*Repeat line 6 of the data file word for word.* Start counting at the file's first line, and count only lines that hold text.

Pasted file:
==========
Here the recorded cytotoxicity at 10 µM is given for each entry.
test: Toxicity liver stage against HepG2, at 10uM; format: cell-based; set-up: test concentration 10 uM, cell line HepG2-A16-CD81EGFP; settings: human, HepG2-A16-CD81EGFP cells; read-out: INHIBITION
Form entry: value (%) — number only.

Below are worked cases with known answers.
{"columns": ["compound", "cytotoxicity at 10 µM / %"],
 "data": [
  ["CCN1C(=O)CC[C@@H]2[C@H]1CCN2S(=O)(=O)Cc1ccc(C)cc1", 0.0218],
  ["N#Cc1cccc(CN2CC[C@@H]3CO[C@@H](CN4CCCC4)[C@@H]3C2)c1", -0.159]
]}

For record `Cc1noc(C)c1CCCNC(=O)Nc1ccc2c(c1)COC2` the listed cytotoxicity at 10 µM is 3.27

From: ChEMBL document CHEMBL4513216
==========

 "data": [